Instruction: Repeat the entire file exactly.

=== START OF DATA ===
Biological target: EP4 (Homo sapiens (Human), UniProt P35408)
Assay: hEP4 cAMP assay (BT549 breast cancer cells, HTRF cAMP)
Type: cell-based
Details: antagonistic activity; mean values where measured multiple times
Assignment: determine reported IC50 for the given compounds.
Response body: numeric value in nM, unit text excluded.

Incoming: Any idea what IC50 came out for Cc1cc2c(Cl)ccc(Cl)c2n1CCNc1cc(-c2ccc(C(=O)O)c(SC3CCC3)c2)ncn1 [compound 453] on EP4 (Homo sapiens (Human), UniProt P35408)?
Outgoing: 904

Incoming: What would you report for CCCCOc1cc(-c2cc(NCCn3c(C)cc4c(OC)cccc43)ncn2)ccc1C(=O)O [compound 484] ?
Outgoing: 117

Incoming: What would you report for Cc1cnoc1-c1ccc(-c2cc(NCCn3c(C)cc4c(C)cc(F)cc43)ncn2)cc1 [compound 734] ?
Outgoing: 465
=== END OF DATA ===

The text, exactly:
Biological target: EP4 (Homo sapiens (Human), UniProt P35408)
Assay: hEP4 cAMP assay (BT549 breast cancer cells, HTRF cAMP)
Type: cell-based
Details: antagonistic activity; mean values where measured multiple times
Assignment: determine reported IC50 for the given compounds.
Response body: numeric value in nM, unit text excluded.

Incoming: Any idea what IC50 came out for Cc1cc2c(Cl)ccc(Cl)c2n1CCNc1cc(-c2ccc(C(=O)O)c(SC3CCC3)c2)ncn1 [compound 453] on EP4 (Homo sapiens (Human), UniProt P35408)?
Outgoing: 904

Incoming: What would you report for CCCCOc1cc(-c2cc(NCCn3c(C)cc4c(OC)cccc43)ncn2)ccc1C(=O)O [compound 484] ?
Outgoing: 117

Incoming: What would you report for Cc1cnoc1-c1ccc(-c2cc(NCCn3c(C)cc4c(C)cc(F)cc43)ncn2)cc1 [compound 734] ?
Outgoing: 465